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Letter to the Editor

A Case of Major Depressive Disorder and Symptoms of Polycystic Ovary Syndrome Responding to Escitalopram

Sergio L. Blay, MD, PhD

Published: November 3, 2011

A Case of Major Depressive Disorder and Symptoms of Polycystic Ovary Syndrome Responding to Escitalopram

To the Editor: Despite wide-ranging clinical use of antidepressants to treat depression alone as well as depression associated with polycystic ovary syndrome (PCOS), there have been no reports to date on the use of serotonin reuptake inhibition with a successful outcome of both major depressive disorder (MDD) and PCOS symptomatology, such as oligomenorrhea/amenorrhea and hirsutism.

Case report. Ms A, a 40-year-old married woman, had a 20-year history of recurrent MDD (DSM-IV). Her first episode began when she was 20 years old. Seven years ago, her depressive symptoms began to appear slowly, characterized by depressed mood, irritability, diminished interest in her usual activities, loss of appetite, weight loss, lack of energy, poor concentration, insomnia, and recurrent thoughts of death, such as “It would be nice not being alive.” These symptoms led to impaired work and social functioning. Her mother had a history of chronic depressive mood disorder.

Ms A also had a 26-year history of PCOS, characterized by oligomenorrhea or amenorrhea, hirsutism, hyperandrogenism, and polycystic ovaries, confirmed by several laboratory tests and ultrasound, meeting the 2003 Rotterdam, or European Society for Human Reproduction/American Society for Reproductive Medicine (ESHRE/ASRM), criteria.1 Twenty years ago, her gynecologist suggested lifestyle changes such as exercises, nutritional guidance, low doses of oral contraceptive pills, cosmetic therapy, and laser therapy for hirsutism. With the use of oral contraceptive pills, Ms A experienced an improvement in her menstrual cycles, although she continued to have mood swings, irritability, and severe headaches, which were extremely distressing. She was switched to several oral contraceptive pills, but all showed severe side effects. She discontinued all oral contraceptive pills after a few months of use.

In 2003, Ms A presented for treatment of MDD. Escitalopram—a selective serotonin reuptake inhibitor, not an oral contraceptive pill—was administered at 5 mg/d, with the dosage reaching 20 mg/d in 3 weeks. After 4 weeks of treatment, Ms A experienced clinically significant depressive symptomatic relief. Remission was achieved in 8 weeks. Over the next 18 months, she continued to receive escitalopram and experienced a return of regular menstrual cycles and improvement in hirsutism. She reported transient mild nausea at the beginning of treatment; no other side effects were reported.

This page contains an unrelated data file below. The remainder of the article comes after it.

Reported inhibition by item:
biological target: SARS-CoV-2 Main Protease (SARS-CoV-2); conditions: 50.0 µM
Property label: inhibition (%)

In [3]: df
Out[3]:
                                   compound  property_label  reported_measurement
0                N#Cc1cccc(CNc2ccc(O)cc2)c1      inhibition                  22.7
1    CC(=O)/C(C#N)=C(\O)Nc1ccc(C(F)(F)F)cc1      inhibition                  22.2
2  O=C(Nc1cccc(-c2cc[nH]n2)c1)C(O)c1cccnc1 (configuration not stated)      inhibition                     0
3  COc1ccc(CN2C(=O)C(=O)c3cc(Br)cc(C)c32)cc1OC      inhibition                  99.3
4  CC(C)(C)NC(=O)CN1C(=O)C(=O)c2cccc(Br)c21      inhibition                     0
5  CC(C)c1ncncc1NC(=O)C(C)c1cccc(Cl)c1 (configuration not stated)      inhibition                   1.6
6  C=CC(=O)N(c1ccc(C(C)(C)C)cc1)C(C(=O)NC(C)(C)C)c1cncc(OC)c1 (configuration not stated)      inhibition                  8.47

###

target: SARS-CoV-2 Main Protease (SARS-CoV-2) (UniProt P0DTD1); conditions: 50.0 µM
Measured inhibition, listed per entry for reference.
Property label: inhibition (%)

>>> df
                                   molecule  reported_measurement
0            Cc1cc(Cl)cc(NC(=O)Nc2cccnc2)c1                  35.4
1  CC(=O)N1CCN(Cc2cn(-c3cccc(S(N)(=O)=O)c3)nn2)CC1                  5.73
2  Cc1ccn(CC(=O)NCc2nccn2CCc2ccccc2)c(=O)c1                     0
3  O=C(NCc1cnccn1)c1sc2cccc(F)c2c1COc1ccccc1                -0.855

Remarkably, 2 months after antidepressant discontinuation, she started experiencing menstrual irregularity and hair growth. Ten months later, MDD recurred. During the next 4 years, she was on treatment with escitalopram at 20 mg/d and remained symptom-free. Meanwhile, she achieved notable menstrual cycle improvement and reduction in hirsutism. As Ms A was feeling well, she stopped taking the medication on her own and her menstrual complaints immediately recurred. She restarted escitalopram in 4 months, and her PCOS symptoms remitted again. This was the longest regular menstrual cycle period she had ever had with no use of oral contraceptive pills. Last year, her ultrasounds continued to show polycystic ovaries.

Reports have revealed that hyperandrogenism, hormonal disturbances, obesity, ovarian dysfunction, hypothalamic pituitary abnormalities, and insulin resistance are implicated in the etiology of PCOS.2,3 Hormonal dysregulation is involved with both MDD and PCOS. As mood disorders and PCOS share some level of genetic and pathophysiologic mechanisms,4,5 the intervention on common metabolic changes can treat both conditions.


1. Rotterdam ESHRE/ASRM-Sponsored PCOS Consensus Workshop Group. Revised 2003 consensus on diagnostic criteria and long-term health risks related to polycystic ovary syndrome. Fertil Steril. 2004;81:19-25.

2. Legro RS, Strauss JF. Molecular progress in infertility: polycystic ovary syndrome. Fertil Steril. 2002;78(3):569-576. PubMed doi:10.1016/S0015-0282(02)03275-2

3. Doi SA, Al-Zaid M, Towers PA, et al. Ovarian steroids modulate neuroendocrine dysfunction in polycystic ovary syndrome. J Endocrinol Invest. 2005;28(10):882-892. PubMed

4. Jiang B, Kenna HA, Rasgon NL. Genetic overlap between polycystic ovary syndrome and bipolar disorder: the endophenotype hypothesis. Med Hypotheses. 2009;73(6):996-1004. PubMed doi:10.1016/j.mehy.2008.12.056

5. Rasgon NL, Carter MS, Elman S, et al. Common treatment of polycystic ovarian syndrome and major depressive disorder: case report and review. Curr Drug Targets Immune Endocr Metabol Disord. 2002;2(1):97-102. PubMed doi:10.2174/1568008024606329

Sergio L. Blay, MD, PhD

Author affiliation: Department of Psychiatry, Escola Paulista de Medicina-UNIFESP, São Paulo, São Paulo, Brazil.

Conflicts of interest: None reported.

Funding/support: None reported.

Published online:November 3, 2011.

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